For an easy day, I headed back to Yankee Boy Basin to tag Teakettle and Potosi, two cool-looking piles of horrendous rock near Mount Sneffels. “Coffeepot” is a bump on the ridge between them. Teakettle and “Coffeepot” are noted for having 5th-class summit blocks, a relative rarity among Colorado peaks.
From just past the trailhead with the outhouse, the approach to Teakettle is easy grass and stable scree into the basin to its south. The right-hand side of this basin, a pile of scree with a rock window in the cliffs on top, is unfortunately where one must go. This scree is mostly large, loose, and sharp, and I had sadly failed to bring shin-guards. I took my time picking my way up the slope, then headed past the window to the black gully that passes the cliff-band. From here, I followed footprints in the loose sand to the base of the summit block. A quick bit of easy 5th-class stemming got me to the top, which is adorned with several large rap slings. I’m not sure how safe I would feel rapping off the rock up there.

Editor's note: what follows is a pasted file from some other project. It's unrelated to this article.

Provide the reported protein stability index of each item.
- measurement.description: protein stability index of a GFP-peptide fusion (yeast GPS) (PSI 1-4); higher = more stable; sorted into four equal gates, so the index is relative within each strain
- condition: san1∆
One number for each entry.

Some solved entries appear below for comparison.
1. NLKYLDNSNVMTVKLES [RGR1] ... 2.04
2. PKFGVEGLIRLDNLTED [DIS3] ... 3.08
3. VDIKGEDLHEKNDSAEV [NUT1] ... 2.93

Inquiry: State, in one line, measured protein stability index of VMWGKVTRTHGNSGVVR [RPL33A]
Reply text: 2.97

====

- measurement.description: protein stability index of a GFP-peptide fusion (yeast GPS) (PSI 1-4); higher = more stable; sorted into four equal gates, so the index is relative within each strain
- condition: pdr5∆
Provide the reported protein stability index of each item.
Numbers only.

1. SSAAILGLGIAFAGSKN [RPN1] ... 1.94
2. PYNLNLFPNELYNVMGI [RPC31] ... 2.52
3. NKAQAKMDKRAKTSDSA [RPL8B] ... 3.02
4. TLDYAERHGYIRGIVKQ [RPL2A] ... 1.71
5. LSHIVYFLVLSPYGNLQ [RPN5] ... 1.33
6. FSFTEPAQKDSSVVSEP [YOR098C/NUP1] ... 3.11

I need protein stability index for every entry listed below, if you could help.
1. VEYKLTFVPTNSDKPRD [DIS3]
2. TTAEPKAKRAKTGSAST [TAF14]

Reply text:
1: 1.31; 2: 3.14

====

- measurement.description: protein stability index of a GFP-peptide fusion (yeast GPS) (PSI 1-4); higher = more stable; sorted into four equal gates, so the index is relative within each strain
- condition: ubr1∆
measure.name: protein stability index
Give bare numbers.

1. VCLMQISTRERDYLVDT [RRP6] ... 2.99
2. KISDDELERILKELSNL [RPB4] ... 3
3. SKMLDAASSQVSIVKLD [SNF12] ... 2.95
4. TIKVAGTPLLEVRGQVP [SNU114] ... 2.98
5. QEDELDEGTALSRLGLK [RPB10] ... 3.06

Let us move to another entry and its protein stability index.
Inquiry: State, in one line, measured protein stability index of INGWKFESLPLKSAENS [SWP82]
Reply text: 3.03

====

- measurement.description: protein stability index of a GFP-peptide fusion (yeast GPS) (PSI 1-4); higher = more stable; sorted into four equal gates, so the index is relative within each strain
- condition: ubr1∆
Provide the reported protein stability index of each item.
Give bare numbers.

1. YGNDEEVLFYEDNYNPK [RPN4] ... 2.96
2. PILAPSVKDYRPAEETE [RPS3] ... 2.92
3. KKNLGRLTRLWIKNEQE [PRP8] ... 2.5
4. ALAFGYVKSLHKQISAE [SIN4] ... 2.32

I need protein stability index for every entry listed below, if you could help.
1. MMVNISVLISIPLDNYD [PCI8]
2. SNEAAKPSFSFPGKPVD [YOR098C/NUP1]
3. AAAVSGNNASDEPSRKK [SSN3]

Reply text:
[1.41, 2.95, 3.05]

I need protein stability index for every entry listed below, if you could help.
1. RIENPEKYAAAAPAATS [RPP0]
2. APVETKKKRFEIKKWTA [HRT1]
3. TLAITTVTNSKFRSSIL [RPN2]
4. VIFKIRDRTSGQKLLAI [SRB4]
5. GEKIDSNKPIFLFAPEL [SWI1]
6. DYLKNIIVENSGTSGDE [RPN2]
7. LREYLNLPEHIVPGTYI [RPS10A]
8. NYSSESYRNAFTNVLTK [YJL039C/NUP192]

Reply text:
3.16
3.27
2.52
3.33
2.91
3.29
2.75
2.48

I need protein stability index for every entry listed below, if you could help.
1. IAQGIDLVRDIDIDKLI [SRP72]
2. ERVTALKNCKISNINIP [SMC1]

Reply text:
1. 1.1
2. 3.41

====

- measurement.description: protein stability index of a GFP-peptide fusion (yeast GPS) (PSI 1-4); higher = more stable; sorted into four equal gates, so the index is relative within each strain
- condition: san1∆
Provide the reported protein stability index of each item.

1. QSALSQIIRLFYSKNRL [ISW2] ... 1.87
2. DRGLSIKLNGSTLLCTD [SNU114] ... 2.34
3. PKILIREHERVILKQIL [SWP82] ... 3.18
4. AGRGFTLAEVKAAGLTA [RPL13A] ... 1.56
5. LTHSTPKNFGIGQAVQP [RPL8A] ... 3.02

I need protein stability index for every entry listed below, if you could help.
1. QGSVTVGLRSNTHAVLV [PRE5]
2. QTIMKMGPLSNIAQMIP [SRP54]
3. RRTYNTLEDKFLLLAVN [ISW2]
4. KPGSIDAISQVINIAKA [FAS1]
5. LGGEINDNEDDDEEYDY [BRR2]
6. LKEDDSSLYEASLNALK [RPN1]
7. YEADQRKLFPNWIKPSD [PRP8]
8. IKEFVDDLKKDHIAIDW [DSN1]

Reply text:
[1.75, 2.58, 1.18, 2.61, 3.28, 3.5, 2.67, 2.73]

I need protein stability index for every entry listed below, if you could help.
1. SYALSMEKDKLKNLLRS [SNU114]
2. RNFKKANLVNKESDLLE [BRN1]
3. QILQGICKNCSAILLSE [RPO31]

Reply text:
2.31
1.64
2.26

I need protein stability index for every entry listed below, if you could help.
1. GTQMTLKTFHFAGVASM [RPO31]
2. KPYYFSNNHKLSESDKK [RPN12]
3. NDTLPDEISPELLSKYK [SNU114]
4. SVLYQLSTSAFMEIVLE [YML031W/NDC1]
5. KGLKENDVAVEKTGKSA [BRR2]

I stemmed back down, retraced my route down the black gully, then headed up to the northwest side of “Coffeepot” and around to its southeast, which is split by two chimneys. The right-hand one was too narrow to climb with a pack, but perfect for chimneying. I writhed up, checked out the view, and writhed back down.
A faint trail makes the scree-slog to Potosi more bearable. At some point before rounding the peak’s south corner, one should claw up the scree and head northeast and up, finding cairns and a sort-of route. Instead, I continued following a faint trail around to the southeast ridge, and made my way up some loose stuff there to the broad, flat summit. I took the standard route back to the “trail” along the ridge, then dropped down some unpleasant scree toward the road. By heading right when reaching the grass, I mostly avoided downclimbing the gray, crumbly cliffs near the base of the peak, and came out just below the trailhead.